Hay says he spearheaded the creation of the St. Louis Progressive Party, which helped get him labeled a communist. He came up with a chemical to purify drinking water, and he found a way to chemically toughen fiberboard to broaden its use. During World War II, the self-proclaimed pacifist worked on the development of synthetic rubber to avoid military service and jail. Along the way, almost as a hobby, Hays did groundbreaking research in the origins of medicine. […]

Read the very interesting article here
http://www.latimes.com/news/la-fi-haroldhay10nov10,0,3607880.story

His website is
This series of Needles is written by Harold R. Hay, Trustee, H.R. & E.J. Hay Charitable Trust, Los Angeles, CA. at the age of 97. Fifty years of dedicated research in solar energy, plus prior successes in government, industry and academia permit a broad evaluation of reasons why solar energy (not renewable energy – a culprit) is not more uniformly accepted. The fault is with all involved – including me.


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Alphabetical listing (mas o menos)

2003 what the City’s intentions are

2004 Nursing Homes: what LTC providers learned from battling four hurricanes

2004- Elderly in Florida at risk in every hurricane season

2006 AI/AN data report from US Census 2000

2006 National Adult Day Services Week

A push for stay-at-home healthcare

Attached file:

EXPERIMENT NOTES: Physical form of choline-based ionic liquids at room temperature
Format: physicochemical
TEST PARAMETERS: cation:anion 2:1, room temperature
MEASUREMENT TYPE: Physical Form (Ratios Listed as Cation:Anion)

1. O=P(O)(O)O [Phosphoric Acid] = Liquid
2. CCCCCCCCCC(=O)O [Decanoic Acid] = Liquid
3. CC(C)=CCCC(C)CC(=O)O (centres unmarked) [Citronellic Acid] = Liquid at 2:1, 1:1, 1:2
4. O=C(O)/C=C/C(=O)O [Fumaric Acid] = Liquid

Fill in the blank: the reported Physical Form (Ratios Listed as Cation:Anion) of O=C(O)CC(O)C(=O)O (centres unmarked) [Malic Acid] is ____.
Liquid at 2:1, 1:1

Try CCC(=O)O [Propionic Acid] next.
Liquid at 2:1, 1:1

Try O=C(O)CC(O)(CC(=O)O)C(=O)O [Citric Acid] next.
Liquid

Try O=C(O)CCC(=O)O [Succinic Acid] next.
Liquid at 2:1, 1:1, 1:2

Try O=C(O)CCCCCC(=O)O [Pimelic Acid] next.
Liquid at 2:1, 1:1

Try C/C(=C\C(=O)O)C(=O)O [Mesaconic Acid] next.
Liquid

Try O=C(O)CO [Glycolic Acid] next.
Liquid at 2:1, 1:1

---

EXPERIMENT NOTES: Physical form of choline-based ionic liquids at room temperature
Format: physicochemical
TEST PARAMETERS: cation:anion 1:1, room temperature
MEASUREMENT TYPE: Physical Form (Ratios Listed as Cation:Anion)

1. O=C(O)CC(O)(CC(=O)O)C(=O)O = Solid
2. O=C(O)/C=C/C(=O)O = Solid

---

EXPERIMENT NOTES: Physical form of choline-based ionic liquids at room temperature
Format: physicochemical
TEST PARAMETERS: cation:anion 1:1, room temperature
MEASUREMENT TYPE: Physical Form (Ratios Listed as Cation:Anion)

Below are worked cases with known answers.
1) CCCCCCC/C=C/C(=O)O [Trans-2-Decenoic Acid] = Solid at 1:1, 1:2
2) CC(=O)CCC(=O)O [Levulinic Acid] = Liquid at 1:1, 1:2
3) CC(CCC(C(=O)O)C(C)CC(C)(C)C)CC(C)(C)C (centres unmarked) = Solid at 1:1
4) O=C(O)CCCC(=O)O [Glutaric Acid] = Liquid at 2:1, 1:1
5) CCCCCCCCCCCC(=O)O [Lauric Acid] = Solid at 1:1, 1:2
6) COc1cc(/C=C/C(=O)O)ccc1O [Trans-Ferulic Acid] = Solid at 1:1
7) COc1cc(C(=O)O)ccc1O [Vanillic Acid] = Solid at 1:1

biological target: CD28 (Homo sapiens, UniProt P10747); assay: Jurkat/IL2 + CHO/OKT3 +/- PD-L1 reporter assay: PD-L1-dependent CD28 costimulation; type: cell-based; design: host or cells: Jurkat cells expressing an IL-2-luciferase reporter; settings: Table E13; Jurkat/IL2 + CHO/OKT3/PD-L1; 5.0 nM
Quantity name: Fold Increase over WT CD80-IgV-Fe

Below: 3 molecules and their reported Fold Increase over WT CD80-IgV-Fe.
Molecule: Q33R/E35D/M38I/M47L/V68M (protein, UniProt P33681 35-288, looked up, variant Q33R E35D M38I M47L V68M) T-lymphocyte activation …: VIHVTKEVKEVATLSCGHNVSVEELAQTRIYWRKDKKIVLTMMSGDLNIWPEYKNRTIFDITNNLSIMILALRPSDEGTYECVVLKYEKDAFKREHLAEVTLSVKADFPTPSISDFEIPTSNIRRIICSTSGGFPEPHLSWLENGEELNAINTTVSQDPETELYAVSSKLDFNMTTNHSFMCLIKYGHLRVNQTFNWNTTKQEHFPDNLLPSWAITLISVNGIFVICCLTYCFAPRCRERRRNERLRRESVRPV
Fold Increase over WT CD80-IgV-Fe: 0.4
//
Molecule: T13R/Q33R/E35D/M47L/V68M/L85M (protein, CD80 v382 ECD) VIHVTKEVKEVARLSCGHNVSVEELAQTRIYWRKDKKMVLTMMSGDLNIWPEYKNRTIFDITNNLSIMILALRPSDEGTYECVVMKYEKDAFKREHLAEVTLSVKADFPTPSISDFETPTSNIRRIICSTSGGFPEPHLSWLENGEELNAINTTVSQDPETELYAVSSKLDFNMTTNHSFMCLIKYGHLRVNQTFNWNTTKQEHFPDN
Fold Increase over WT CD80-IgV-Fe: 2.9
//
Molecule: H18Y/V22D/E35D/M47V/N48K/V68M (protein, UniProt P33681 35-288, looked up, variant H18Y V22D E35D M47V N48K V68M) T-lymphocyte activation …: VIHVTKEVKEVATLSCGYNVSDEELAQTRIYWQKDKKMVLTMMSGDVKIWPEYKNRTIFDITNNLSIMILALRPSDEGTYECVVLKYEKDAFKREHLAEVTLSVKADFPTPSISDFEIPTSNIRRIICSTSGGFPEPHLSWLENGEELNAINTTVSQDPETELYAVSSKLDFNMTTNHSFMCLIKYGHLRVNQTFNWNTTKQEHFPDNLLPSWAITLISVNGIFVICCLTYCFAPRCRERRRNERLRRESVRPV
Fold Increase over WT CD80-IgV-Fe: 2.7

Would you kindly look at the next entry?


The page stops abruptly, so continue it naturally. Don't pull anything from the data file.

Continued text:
A say in one’s or other’s life?

AARP Bulletin: Blogosphere 101

AGS Foundation for Health in Aging

AMERICAN INDIAN AND ALASKA NATIVE LONG TERM CARE CONFERENCE 2006

Academic Geriatric Nursing Capacity Awards

Activism At All Ages

Activity and exercise

Administration on Aging Pandemic Preparation

Administration on Aging Region X: AK, ID, OR, WA

After Katrina, transplanted Creoles vow to keep culture alive

Age at retirement and long term survival of an industrial population BMJ

Age by decade

Continue reading ‘Alphabetical listing (mas o menos)’

How to calculate hazardous materials exposure for older adults

EPA Releases Report on Development of an Exposure Factors Handbook for Aging

Older adults may be more susceptible to the adverse effects of environmental contaminants due to differential exposures arising from physiological and behavioral changes with age, as well as the body’s decreased capacity to defend against toxic stressors. To address these issues and discuss practical considerations of the utility of an Exposure Factors Handbook for the Aging in conducting exposure assessments, a panel of experts in the fields of exposure assessment, risk assessment, physiology, and behavioral science were convened at a national workshop in February of 2007. This report summarizes the discussions held during the workshop, highlights several sources of existing data, and provides recommendations for additional research. Panelists included national and international experts in the fields of gerontology, physiology, exposure assessment, and behavioral science.
The workshop panelists discussed practical issues related to evaluating and protecting against environmental health risks posed to older adults. A summary report of the workshop is now available online […]

http://cfpub.epa.gov/ncea/CFM/recordisplay.cfm?deid=171923